Author: Kirie Toshi PM
Death is a scary thought for anyone. But for your family or friends. It is even more terrifying then anyone could imagine. The thought of you being there one day and then gone the next is truly a feeling that one would never wish apon their loved onesRated: Fiction T - English - Hurt/Comfort/Tragedy - Words: 2,470 - Reviews: 4 - Favs: 1 - Follows: 1 - Published: 05-01-09 - Status: Complete - id: 2667782
|A+ A- Full 3/4 1/2 Expand Tighten|
A/N: DON'T SPAZ ON ME. I KNOW I HAVE TO FINISH MY OTHER STORIES BEFORE I START ANOTHER XD But this is actually an assignment I have to do for my creative writing class. Hope you enjoy it :D cause this is actually a little side story to another rather large story I'm working on for you guys. Can you believe this is actually the only edited piece I've ever posted?
A blanket of pure white snow was piling up around me and the stone tablet that represented my mother. I pulled the hood of my jacket up over my head to keep the freezing particles from falling down the back of my shirt, just in time as well, the wind started picking up and blowing snowflakes into my face. Why was I here again? The cemetery only brought back the unwanted memories that I had taught myself to forget about; the memories that would make my heart ache in pain and bring tears in my eyes. I read the words on the tombstone over and over, just as I had done after they'd buried my mother in the ground. 'Forever to watch over her beloved son', read the words etched into the granite block. I didn't believe these words when my aunt had first suggested them to me for her grave stone. My mother, Lise Duer, had a horrible fight with me, her 'beloved son', Haydn Duer and would never, even after death, want to watch over me.
It all began the morning of Friday, November 30th, 2007; rain was pouring down, flooding the streets and yards of the city, I knew the moment I woke up that day was going to be one of the worst this year. I'd crawled out of bed that morning, dressed myself and dragged my feet downstairs and into the kitchen where my mother was preparing breakfast. As normal she had on that stupid smile she wore every day. Never once did I ever see her in the morning without that cheerful smile. I hated that kind of personality, but somehow, beyond my comprehension, I still loved seeing that reassuring grin every morning.
"Good morning, Hun," she said beaming over at me, "You hungry?"
Sighing, I shook my head "No, I'm fine, I'm late for school anyways," I told her, grabbing a banana off of the counter, peeling it and taking a small bite. "By the way, I'm not going to come home tonight; one of my friends is having a party."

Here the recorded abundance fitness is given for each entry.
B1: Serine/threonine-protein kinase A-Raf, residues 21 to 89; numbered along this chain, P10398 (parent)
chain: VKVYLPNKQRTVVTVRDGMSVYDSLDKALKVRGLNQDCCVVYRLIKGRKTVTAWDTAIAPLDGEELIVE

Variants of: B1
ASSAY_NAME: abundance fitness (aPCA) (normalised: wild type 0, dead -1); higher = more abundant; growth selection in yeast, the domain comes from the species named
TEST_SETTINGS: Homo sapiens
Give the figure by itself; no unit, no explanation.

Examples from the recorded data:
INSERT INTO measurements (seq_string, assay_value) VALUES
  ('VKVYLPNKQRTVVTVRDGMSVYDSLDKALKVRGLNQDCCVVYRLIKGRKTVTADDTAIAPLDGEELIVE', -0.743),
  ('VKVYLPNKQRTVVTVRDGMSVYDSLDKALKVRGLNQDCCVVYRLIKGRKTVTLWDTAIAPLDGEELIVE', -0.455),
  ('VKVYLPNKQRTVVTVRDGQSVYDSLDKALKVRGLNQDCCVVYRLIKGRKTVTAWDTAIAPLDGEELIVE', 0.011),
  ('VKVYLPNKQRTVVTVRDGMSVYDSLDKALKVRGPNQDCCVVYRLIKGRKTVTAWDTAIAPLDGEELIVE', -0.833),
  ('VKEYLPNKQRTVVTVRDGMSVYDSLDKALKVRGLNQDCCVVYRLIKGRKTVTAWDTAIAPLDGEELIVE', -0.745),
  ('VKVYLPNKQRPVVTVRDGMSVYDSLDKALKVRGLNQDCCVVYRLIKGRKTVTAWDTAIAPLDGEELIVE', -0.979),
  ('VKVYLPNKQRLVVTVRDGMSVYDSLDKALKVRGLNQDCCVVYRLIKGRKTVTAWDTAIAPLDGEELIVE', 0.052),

The smile stiffened on her face and a long pause preceded my words. "You were going to help me out at the restaurant tonight," she said simply, not looking away from the pan where she was making pancakes for herself, "Did you forget?"
"No, I just changed my plans, I'm sure someone else can help you," I replied, taking another small bite of my banana.
She turned to me with a hint of a glare in her emerald green eyes, the same ones that I had inherited, "You know there's no one who's going to stay to help, there's a huge amount of guests coming and I already told my supervisor that you were going to help me out," she said, I could tell she was upset, it was obvious in her tone of voice. "You're not going to the party, be at the restaurant at seven-o-clock and if you're any later then you won't be hanging out with your friends very much."
I glared furiously at her "You can't tell me what to do," I hissed back, "I'm going to the party and that's final; you can work on your own, that's your job, not mine."
She moved the pan off the eye of the stove and spun around towards me "You're fifteen," she said in a low angry tone, the furious gaze drilling holes in my head, "You will not tell me what you are or are not doing and you will not talk back to me. Do you understand?"
"I'm not going to help you," I spat at her, throwing my banana on the floor "You're never even here, what gives you the right to suddenly act all motherly? I wish you would just stay out of my life!" I turned on my heels and storming out of the house, grabbing my school bag, that I'd left by the front door, on my way out.
I would have never dreamed that this, of all conversations, would be the last that I would ever have with my mother.
I sat in my algebra class in fourth period, thinking about what a horrible parental figure my mother was. She was always contradicting herself, telling me one minute that I just have to tell her where I'm going to be and she would be fine with it and the next minute she's telling me I can't go somewhere. What kind of mother does that? This was unbelievable! I hit my desk with my fist and the whole class turned to me, a couple of the girls snickering and the guys rolling their eyes in annoyance.
"Haydn, if you want attention so much then come up here and answer the question that we're working on," said Mr. Roswell, my annoying, old, fat algebra teacher who always hated my guts.
My eyes narrowed and I stood up, pushing my chair into the desk behind me. Everyone loved this part of the class, Mr. Roswell would tell me to answer a question, I would get mad and storm up to the front of the class and write the answer on the chalk board, which I despised doing, and answer the question wrong; looking like the idiot of the class, which I was.
The familiar tune chimed across the loud speaker, making each class room pause in silence as they waited for the school announcement to be said.
"Haydn Duer, you're needed in the principal's office," said the voice of the secretary of the school and she repeated herself, "Haydn Duer, you're needed in the principal's office."
I blinked and smirked at Mr. Roswell, who now looked angry at the announcement, he was definitely looking forward to seeing me fail once again at algebra. "Sorry, Mr. Roswell," I said grabbing my backpack and making my way towards the exit "Maybe next time."
He glared back at me, wanting to badly to write me out a detention slip for being rude. Everyone knew that detention never fazed me in the slightest, I would never learn to keep my mouth shut, and I couldn't let these chances pass by.
It wasn't until I was already out of the class room and a ways down the hallway did I start worrying about the announcement. I couldn't remember doing anything wrong throughout the day, maybe talking back to the teachers, but I do that every day, what was so special about today?